Author: Gerard Magliocca


Augustus Noble Hand

The other day I had the following thought: Doesn’t Augustus Hand deserve his own biography?  Granted, there is a fair amount of material on him in Gunther’s biography of Learned Hand, but should we think of A. Hand as just L. Hand’s duller cousin? He was a highly regarded judge, and the contributed some very significant opinions in several areas, including constitutional law. And in reading through some of his prose, you can see that he was also a lively stylist, albeit more modest or formal than his cousin. Plus, I was also struck by the fact he was apparently a friend of W.E.B. Dubois (they went to Harvard together).  Anyway, I will do some posts in the coming weeks on Judge Hand.  Could be my next book. Who knows?


Gambling on Elections

I am mulling over the meaning of a curiosity that I see in different state constitutions–past and present.  Many states say that anyone who bets on an election is ineligible to vote in that election.  For example, Article Two, Section Three of the New York Constitution says:

“No person who shall receive, accept, or offer to receive, or pay, offer or promise to pay, contribute, offer or promise to contribute to another, to be paid or used, any money or other valuable thing as a compensation or reward for the giving or withholding a vote at an election, or who shall make any promise to influence the giving or withholding any such vote, or who shall make or become directly or indirectly interested in any bet or wager depending upon the result of any election, shall vote at such election.”

The first part of this provision is talking about vote selling or vote rigging, but what about the last part that talks about betting or wagering?  Suppose I had made a bet at Labrokes (the major betting house in Great Britain) in August that Donald Trump would be elected President. Why should I not be able to vote in New York in that election? Sure, I’d have a financial stake in that outcome, but so do lots of campaign contributors in New York.  It’s a pretty broad definition of corruption.

I’m wondering about this in part because these suffrage restrictions on election gamblers strike me as expressing a view that is at odds with the Supreme Court’s view of campaign contribution limits, though I’m not quite sure how or why.  (This is how ideas get started though.)


Additional Thoughts on Star Athletica

I mentioned last week that I did not think highly of the Supreme Court’s opinion in the “cheerleader uniform” copyright case. Let me explain why and then make some observations about how the case may be received by the lower courts.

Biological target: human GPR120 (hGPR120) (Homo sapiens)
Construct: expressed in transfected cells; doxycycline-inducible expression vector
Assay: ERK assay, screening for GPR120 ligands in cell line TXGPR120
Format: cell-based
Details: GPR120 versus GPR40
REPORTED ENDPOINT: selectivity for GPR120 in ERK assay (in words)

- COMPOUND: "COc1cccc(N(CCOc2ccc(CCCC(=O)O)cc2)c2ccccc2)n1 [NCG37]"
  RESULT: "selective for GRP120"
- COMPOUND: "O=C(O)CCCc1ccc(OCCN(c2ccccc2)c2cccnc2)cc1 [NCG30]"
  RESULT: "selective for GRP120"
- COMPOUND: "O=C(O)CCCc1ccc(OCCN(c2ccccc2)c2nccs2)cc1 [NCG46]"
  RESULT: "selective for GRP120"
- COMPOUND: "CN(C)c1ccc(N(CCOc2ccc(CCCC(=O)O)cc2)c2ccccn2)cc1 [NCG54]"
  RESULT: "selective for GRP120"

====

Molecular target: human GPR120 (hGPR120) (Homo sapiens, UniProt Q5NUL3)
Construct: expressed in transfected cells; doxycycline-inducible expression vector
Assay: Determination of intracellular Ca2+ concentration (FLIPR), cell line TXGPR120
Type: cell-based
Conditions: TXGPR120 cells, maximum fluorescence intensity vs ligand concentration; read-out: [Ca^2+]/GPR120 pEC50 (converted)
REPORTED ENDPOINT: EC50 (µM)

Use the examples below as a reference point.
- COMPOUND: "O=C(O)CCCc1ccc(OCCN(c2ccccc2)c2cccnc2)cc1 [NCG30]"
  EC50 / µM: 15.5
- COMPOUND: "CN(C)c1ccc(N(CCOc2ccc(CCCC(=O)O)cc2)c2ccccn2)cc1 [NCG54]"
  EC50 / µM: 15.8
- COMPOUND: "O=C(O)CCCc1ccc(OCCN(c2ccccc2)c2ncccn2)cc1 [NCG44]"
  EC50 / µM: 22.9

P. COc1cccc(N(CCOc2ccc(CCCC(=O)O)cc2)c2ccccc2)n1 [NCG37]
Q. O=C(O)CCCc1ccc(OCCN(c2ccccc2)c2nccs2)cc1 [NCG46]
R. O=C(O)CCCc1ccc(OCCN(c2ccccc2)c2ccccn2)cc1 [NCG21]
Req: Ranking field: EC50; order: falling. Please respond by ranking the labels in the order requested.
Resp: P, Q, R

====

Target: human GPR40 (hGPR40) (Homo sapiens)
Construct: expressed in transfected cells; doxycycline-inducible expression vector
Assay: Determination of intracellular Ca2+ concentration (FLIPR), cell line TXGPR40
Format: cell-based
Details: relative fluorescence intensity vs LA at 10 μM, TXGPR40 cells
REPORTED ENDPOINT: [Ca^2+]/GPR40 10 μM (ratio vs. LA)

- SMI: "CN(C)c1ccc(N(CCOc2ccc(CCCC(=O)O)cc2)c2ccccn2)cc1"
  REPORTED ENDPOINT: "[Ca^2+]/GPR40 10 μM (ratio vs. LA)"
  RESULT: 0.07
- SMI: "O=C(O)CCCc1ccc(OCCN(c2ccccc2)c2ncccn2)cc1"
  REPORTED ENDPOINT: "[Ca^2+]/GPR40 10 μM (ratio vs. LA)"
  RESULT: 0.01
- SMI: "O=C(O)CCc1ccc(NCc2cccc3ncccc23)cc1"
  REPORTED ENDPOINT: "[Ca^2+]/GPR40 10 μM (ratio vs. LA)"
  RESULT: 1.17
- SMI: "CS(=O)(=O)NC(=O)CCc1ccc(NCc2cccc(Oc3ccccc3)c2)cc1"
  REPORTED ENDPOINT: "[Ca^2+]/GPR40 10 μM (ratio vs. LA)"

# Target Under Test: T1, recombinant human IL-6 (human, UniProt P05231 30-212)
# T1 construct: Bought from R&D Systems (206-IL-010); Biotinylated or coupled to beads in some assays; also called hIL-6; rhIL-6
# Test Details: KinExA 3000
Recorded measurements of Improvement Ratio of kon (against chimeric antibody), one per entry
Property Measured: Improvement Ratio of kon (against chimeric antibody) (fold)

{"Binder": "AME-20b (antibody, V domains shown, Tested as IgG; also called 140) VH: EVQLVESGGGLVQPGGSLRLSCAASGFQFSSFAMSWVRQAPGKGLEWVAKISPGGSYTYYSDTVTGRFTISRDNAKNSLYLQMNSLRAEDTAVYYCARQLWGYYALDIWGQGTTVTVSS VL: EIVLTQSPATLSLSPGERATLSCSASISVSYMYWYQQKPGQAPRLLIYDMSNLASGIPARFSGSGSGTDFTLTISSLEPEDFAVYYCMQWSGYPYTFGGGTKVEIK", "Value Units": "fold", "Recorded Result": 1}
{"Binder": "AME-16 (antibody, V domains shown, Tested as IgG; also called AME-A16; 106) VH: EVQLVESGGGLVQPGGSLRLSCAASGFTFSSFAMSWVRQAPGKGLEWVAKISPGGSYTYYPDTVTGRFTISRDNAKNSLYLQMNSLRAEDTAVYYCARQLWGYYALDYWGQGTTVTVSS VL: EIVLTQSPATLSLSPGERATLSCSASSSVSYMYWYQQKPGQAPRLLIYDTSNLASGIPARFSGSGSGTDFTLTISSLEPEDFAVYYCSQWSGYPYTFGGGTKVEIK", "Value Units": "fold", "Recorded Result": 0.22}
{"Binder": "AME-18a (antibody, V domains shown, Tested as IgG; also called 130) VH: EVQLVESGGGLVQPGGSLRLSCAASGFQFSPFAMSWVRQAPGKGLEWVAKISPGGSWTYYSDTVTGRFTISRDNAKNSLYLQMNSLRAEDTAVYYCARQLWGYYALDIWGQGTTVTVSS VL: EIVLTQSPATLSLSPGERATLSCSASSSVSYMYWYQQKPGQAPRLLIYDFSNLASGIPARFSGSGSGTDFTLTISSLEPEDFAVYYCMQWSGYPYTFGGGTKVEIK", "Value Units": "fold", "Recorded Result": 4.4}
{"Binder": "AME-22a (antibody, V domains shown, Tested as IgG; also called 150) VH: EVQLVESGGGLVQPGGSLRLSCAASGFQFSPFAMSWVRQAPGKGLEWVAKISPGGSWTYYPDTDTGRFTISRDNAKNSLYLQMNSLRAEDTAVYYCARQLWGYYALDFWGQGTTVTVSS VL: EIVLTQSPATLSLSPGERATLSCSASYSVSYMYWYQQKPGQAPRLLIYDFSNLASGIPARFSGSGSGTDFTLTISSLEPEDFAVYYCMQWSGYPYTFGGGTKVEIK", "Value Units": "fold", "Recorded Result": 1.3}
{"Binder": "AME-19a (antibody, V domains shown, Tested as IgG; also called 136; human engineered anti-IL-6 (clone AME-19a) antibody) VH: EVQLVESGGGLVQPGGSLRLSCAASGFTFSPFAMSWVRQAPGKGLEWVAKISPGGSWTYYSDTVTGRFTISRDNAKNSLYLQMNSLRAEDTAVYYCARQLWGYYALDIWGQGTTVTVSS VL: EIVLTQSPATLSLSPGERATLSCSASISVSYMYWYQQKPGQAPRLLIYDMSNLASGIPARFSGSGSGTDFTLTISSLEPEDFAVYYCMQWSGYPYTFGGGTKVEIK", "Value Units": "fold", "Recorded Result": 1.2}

My problem with the opinion is that it approaches the question in a formal (dare I say wooden) way. Aside from the comment in its first paragraph that the “line between art and industrial design, however, is difficult to draw,” the Court spends virtually no time considering the practical aspects of the case or the relationship between product design and intellectual property.  For instance, there is no discussion about how the fashion industry works, no discussion of the role that trademarks play in clothing, and no discussion about how design patents should relate to useful article copyrights other than the brief thought that they are not mutually exclusive. In other words, the difficulty that the Court identifies (and that everyone else knows about) is not actually addressed in the opinion. This does not breed confidence that the holding will stand the test of time.

One potential saving grace is that the Court expressed no opinion on the question of whether the cheerleader design was sufficiently original to merit copyright protection under Feist. Until now, Feist has pretty much been the only case that held something not copyrightable for its lack or originality. If courts start getting more design copyright claims invoking Star Athletica, they may take up Justice Breyer’s view in dissent that some of these clothing designs are obvious. I’m not sure that would be a great development, but the pressure in that direction could be hard to resist. (Along similar lines, I wonder if more of these designs might get classified as trade dress.)


Book Recommendation

The professor who influenced me the most as an undergraduate was Bruce Bueno de Mesquita, an iconoclastic political scientist who uses game theory and other behavioral tools to assess domestic and international affairs.  I was so absorbed in writing my book that I missed his new co-authored book on The Spoils of War: Greed, Power, and the Conflicts that Made Our Greatest Presidents. Here is the abstract:

It’s striking how many of the presidents Americans venerate-Abraham Lincoln, George Washington, Franklin D. Roosevelt, and John F. Kennedy, to name a few-oversaw some of the republic’s bloodiest years. Perhaps they were driven by the needs of the American people and the nation. Or maybe they were just looking out for themselves.

This revealing and entertaining book puts some of America’s greatest leaders under the microscope, showing how their calls for war, usually remembered as brave and noble, were in fact selfish and convenient. In each case, our presidents chose personal gain over national interest while loudly evoking justice and freedom. The result is an eye-opening retelling of American history, and a call for reforms that may make the future better.